The City has been getting recent complaints about littering along our roadways. Concerned citizens can take action by letting the state know when you witness littering from vehicles. ($1,500 fine) Use the Online litter hotline below or call 1-877-8-LITTER.


The Gallatin Beautiful Committee, together with community partners, will announce several shoreline and neighborhood cleanup events in the Spring. If you are interested in volunteering please call the Mayor’s office and we’d appreciate your help!  (615)451-5961

Posted on: 2 Feb, 2017


Gallatin Awarded More Than $2.7 Million to Replace Heavy Machinery & Improve Sidewalks


Gallatin – The City of Gallatin has been awarded a $2 million State grant that will allow the City to replace 19 old vehicles and pieces of equipment with new ones at 20% of the cost to the City. The project cost is $2,525,000 with the state covering $2 million (80%), and the City of Gallatin contributing $505,000 (20%). “When we received notice of this opportunity to replace vehicles, we had already been reviewing a replacement schedule in the 2017 fiscal year budget, said Mayor Paige Brown. “This grant will certainly help us expedite some of the necessary replacements and save money.”

Funding for replacement of these vehicles has been awarded to the City by the Tennessee Department of Transportation (TDOT) through a Congestion Mitigation and Air Quality Improvement Program (CMAQ) grant. The intent of the grant is to improve air quality and reduce both diesel and gas emissions in certain areas of the state where there is a history of non-attainment.

“We are very frugal when it comes to replacing vehicles – we basically run them until they die,” said Zach Wilkinson, Superintendent of Public Works. His department has one of the oldest vehicles submitted for the grant – a 1972 track loader. Other departments with vehicles submitted for the grant include the Fire Department and Parks and Recreation.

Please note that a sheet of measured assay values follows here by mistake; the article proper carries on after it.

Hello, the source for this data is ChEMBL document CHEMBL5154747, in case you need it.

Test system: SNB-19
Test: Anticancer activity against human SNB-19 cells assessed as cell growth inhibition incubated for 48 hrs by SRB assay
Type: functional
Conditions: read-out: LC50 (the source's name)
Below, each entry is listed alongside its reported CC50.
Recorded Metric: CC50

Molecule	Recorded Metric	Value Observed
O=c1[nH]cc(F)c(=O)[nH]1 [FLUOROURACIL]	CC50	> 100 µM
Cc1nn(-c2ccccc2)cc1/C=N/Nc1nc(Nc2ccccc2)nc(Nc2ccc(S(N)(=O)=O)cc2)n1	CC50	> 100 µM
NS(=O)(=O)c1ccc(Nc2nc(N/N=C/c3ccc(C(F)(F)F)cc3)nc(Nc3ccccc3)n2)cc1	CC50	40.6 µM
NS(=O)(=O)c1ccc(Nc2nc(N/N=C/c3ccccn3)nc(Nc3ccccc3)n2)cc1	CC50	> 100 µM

The City’s grant application requested replacement of more than 50 diesel and gas vehicles with half of them being more than 20-years-old.  The following are the 19 vehicles the state approved for replacement.

Vehicle/Equipment CMAQ Funding
Knuckleboom $112,000
Knuckleboom $112,000
Knuckleboom $112,000
Garbage Truck 6373 $188,000
Garbage Truck 6362 $188,000
Plow Truck 7925 $96,000
Dump Truck 5318 $84,000
Plow Truck 8164 $96,000
­Dump Truck 2400 $84,000
Dump Truck 7252 $84,000
Tandem Axel Dump Truck 8170 $96,000
Plow Truck 1440 $96,000
Box Van 4568 $68,000
Box Van 5151 $68,000
Road Grader $112,000
Backhoe $104,000
Street Sweeper $200,000
International Class 8 Dump Truck 0639 $80,000
Chevy 3500 HD Dump Truck 9341 $40,000

CMAQ funding was also awarded to expand sidewalks supporting bicycle and pedestrian travel connecting residential areas, public school systems, and shopping centers. The grant will add a sidewalk along the southern right-of-way of US 31E/SR—6, Nashville Pike from Green Wave Drive to Lock 4 Road in Gallatin. The total project cost is estimated to be $980 thousand with grant funding to cover $784 thousand (80%) and a City match of $196 thousand (20%).

The competitive grant process was open to all communities in the 16 counties across the state where emissions are closely monitored by the federal government.  One requirement of the grant is that the engines of all the old vehicles being replaced must be destroyed before the City will receive its reimbursement for the new vehicles.  The goal is to get the vehicles with the heavier pollutants off the road.


Posted on: 4 Jan, 2017


Next Page »